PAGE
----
APPLE REFUSES TO UNLOCK IPHONE IN TERRORISM CASE
(P1) Apple is opposing a court order to unlock the iPhone used by one of the San Bernardino shooters, accusing the federal government of an “OVERREACH” that could potentially invade the privacy of millions of customers.
(P2) CEO Tim Cook published an open letter late Tuesday, promising to fight a judge’s ruling that it should give FBI investigators access to ENCRYPTED data on the device.
(P3) “The government is asking Apple to hack our ownusers and UNDERMINE decades of security advancements that protect our customers — including tens of millions of American citizens — from hackers and cybercriminals,” Cook wrote.
(P4) The U.S. Attorney’s Office in Los Angeles argued the FBI needed Apple to help it find the password and access “relevant, critical … data” on the locked cellphone of Syed Farook, who with his wife Tashfeen Malik murdered 14 people in San Bernardino, California, on Dec. 2.
(P6) “Opposing this order is not something we TAKE LIGHTLY. We feel we must speak up in the face of what we see as an overreach by the U.S. government,” Cook wrote in the open letter to customers.
(P7) “We are challenging the FBI’s demands with the deepest respect for American democracy and a love of our country. We believe it would be in the best interest of everyone to step back and consider the IMPLICATIONS.”
(P8) He said the request would “undermine the very freedoms and liberty our government is meant to protect.”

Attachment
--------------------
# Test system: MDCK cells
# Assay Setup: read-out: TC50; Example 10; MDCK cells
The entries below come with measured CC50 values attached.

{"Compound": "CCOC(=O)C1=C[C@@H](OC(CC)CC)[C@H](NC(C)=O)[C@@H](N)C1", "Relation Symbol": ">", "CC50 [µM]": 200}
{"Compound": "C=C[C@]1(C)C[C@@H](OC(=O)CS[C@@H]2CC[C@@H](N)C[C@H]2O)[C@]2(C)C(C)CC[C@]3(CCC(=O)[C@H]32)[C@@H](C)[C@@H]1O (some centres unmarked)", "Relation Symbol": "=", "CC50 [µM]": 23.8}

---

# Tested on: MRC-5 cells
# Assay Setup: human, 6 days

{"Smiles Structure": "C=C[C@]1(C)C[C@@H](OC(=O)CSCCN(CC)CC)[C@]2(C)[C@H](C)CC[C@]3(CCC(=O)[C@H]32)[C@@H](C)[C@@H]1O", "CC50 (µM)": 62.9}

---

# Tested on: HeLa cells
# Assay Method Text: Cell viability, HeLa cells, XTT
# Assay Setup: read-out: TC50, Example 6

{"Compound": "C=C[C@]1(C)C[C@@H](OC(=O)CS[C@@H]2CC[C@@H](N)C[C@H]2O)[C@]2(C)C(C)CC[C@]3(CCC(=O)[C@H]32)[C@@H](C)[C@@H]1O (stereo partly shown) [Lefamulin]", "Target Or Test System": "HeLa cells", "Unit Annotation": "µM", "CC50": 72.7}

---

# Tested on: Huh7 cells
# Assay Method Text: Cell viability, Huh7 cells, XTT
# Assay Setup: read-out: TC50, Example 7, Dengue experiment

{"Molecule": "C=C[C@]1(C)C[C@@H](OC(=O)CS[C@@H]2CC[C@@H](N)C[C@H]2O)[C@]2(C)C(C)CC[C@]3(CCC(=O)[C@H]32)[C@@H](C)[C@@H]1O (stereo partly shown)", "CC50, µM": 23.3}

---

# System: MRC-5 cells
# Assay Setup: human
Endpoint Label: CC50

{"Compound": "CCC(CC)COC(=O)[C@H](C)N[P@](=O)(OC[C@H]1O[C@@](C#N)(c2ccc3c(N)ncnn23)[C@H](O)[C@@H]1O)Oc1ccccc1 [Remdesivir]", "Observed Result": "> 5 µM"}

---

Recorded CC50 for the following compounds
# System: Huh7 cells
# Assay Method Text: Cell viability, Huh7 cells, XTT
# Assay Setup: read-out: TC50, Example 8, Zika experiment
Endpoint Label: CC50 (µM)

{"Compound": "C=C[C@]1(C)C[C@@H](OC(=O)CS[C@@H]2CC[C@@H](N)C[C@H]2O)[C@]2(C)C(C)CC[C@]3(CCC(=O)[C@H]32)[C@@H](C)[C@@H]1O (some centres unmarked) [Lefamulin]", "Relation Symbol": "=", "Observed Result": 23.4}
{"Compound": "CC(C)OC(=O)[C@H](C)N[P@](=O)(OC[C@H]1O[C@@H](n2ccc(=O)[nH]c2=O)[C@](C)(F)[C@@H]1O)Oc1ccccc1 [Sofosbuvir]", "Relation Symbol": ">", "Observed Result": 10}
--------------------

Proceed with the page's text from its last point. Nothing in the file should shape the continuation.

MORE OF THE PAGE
(P9) Alex Abdo, an American Civil Liberties Union staff attorney, called it an “UNPRECEDENTED, unwise, and unlawful move” by the government.
(P10) “The Constitution does not permit the government to force companies to hack into their customers’ devices. Apple is free to offer a phone that stores information securely, and it must remain so if consumers are to retain any control over their private data,” Abdo said.
(P11) “If the FBI can force Apple to hack into its customers’ devices, then so too can every REPRESSIVE REGIME in the rest of the world,” he added. “Apple deserves praise for STANDING UP FOR its right to offer secure devices to all of its customers.”
(P12) Cook insisted Apple had “worked hard to support the government’s efforts to solve this horrible crime,” but said the government had “asked us to build a backdoor to the iPhone” — something he described as “too dangerous to create.”
(P13) He said the suggestion that a tool to hack the iPhone could only be used once was “simply not true.”
(P14) “Once created, the method could be used over and over again, on any number of devices,” Cook said. “It would be the EQUIVALENT of a master key, capable of opening hundreds of millions of locks — from restaurants and banks to stores and homes. No reasonable person would find that acceptable.”
(P16) “We can find no PRECEDENT for an American company being forced to expose its customers to a greater risk of attack,” he wrote. “The implications of the government’s demands are CHILLING. While we believe the FBI’s intentions are good, it would be wrong for the government to force us to build a backdoor into our products.”
If you found the passage difficult to read or had problems understanding specific words or idiomatic expressions, please discuss them with your tutor. The following discussion questions should be answered in your own words and with your own arguments.
- Briefly summarize the content of the article in your own words.
- Do you own any Apple devices? What is your experience with them?
- Has your private electronic data ever been hacked?
- Do CITIZENS have to GIVE UP some of their privacy to fight terrorism, or is privacy too important?
- Have there been any terrorist incidents in your country recently?
EXPRESSIONS TO PRACTICE:
What do the following expressions mean? Practice using each expression in a sentence; extra points if you can use it in conversation.
- Take lightly
- Stand up for
- Give up